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Careers With an Elementary Education Bachelors Degree Online

To be eligible for teaching certification, most public school teachers are required to complete an elementary education bachelors degree online or a comparable major. Many ...

To be eligible for teaching certification, most public school teachers are required to complete an elementary education bachelors degree online or a comparable major. Many K-12 teachers continue on for a graduate degree or additional certifications and endorsements, but the path to an education career usually starts with bachelor-level studies. As a bachelor degree student, you'll need to decide which area of education you want to teach — whether it's a specific subject (like English or art), or whether it's a range of grade levels (like middle school or elementary school). Teaching is often a demanding pursuit, but it has also been described as a rewarding occupation, affording the opportunity to make a difference in the lives of children.

At the bachelor level, a teacher preparation curriculum might include classes in educational psychology, philosophy of education, education and school diversity, special education, instructional technology, and teaching methods. Most students also complete a semester of supervised, student teaching. If you are interested in an elementary education bachelors degree online, your online college may help you coordinate student teaching opportunities in your local area. So even if your online college is based in another state, you could meet your degree's in-person requirements without unreasonable travel.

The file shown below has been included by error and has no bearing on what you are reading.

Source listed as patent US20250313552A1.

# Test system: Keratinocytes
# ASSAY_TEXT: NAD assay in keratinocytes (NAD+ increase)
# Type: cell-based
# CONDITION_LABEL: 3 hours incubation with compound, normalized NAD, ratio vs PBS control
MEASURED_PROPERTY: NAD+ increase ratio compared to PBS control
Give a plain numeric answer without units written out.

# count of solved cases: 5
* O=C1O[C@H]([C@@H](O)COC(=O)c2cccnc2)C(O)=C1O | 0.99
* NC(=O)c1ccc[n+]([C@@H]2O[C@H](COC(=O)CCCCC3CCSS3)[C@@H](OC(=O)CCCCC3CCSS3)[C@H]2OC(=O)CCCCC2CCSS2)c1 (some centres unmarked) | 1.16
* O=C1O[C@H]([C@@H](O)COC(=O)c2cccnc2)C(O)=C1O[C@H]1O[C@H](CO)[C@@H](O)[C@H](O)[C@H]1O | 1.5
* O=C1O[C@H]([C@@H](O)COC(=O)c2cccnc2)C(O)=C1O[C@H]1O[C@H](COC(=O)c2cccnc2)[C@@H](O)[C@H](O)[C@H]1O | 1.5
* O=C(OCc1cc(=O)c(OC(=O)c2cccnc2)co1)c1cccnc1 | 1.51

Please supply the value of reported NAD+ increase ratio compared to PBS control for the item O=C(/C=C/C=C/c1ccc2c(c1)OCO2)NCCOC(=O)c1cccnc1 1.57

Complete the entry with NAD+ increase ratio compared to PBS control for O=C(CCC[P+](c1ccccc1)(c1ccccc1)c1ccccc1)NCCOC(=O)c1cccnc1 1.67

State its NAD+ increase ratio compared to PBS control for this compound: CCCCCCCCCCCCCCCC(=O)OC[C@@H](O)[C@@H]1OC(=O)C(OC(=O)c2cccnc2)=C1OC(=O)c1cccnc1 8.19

Besides completing education-related courses, aspiring teachers usually study the subjects they will teach. Future early education teachers may take a class like, elementary approaches to math and science. Future high school math teachers, by contrast, would likely need to study more extensive math subfields, like algebra, statistics, calculus, and discrete math. If you want to teach social studies, English, high school science, or a foreign language, your bachelor degree would likely include a significant number of courses in history and political science; composition and literature; earth and life sciences; and language/culture courses; respectively. Since many states require future teachers to pass standardized tests related to their teaching areas, taking courses like these may help you prepare for your licensure exams.

The job outlook for future teachers may vary significantly, depending on what, where, and who you want to teach. According to the U.S. Bureau of Labor Statistics, job growth in the teaching field will mirror the growth rate of most other occupations.* If you concentrate your studies in science, math, or bilingual education, you may be in a better position to find a job, as these are critical need subjects in many states. You might also increase your employment prospects if you are willing to take a position in an inner city school or an understaffed rural district.

More than ever, a degree in teaching may offer you exciting opportunities and challenges. As classroom education evolves, teachers are finding ways to integrate technology and interactive elements into their lessons, which makes teaching (and learning) more dynamic. While the emphasis placed on teacher accountability and measurable student progress can put added pressure on today's teachers, the school environment may also offer highly-motivated and gifted teachers an opportunity to shine.

To advance in your career or to qualify for long-term licensure, you might need to pursue an advanced degree or approved, continuing education units. Continuing education may be completed at a community college, an online college, or through workshops made available by local school districts. Because graduate degrees and continuing education courses are often designed for practicing teachers, you can usually meet these requirements while working as a full-time teacher.

* The preceding information was obtained from the U.S. Bureau of Labor Statistics' (BLS) online resource, "Occupational Outlook Handbook, 2010-11 Edition," available at: